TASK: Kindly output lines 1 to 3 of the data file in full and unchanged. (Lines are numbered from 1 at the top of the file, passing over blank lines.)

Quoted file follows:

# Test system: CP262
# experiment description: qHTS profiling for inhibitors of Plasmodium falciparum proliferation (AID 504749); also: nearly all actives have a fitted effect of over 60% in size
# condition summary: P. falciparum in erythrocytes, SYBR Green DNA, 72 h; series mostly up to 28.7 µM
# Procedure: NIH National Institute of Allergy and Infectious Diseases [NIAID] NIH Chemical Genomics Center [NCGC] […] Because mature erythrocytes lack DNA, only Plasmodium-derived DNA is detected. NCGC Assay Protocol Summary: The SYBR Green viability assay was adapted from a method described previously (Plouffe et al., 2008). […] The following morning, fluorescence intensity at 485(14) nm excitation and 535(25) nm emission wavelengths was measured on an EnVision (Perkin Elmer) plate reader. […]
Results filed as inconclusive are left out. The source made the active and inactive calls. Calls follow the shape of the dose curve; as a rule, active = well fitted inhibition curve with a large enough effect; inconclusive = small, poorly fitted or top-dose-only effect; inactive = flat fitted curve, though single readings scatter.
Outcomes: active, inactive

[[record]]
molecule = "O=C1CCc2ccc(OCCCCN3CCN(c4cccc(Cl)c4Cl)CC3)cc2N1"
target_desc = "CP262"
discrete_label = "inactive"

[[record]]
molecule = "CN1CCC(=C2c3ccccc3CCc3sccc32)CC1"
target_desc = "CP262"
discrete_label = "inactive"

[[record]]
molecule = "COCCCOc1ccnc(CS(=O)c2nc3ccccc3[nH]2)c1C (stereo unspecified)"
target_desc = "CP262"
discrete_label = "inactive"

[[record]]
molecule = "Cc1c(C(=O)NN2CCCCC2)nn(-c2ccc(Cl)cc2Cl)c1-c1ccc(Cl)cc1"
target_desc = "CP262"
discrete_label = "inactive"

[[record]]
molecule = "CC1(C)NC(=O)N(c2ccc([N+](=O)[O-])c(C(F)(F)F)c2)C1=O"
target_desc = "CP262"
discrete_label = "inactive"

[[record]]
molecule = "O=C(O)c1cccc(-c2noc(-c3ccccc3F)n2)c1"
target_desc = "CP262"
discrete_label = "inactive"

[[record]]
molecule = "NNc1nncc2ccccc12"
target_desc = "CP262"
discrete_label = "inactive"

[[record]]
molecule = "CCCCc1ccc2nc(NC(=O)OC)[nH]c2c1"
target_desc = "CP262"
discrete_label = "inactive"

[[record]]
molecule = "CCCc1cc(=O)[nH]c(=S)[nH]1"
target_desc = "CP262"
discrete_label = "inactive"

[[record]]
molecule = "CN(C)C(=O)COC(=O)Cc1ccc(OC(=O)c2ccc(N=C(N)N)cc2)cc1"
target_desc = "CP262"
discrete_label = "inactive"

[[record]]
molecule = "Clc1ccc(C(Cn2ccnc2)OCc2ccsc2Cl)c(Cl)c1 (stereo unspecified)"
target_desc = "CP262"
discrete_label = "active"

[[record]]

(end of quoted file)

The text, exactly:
# Test system: CP262
# experiment description: qHTS profiling for inhibitors of Plasmodium falciparum proliferation (AID 504749); also: nearly all actives have a fitted effect of over 60% in size
# condition summary: P. falciparum in erythrocytes, SYBR Green DNA, 72 h; series mostly up to 28.7 µM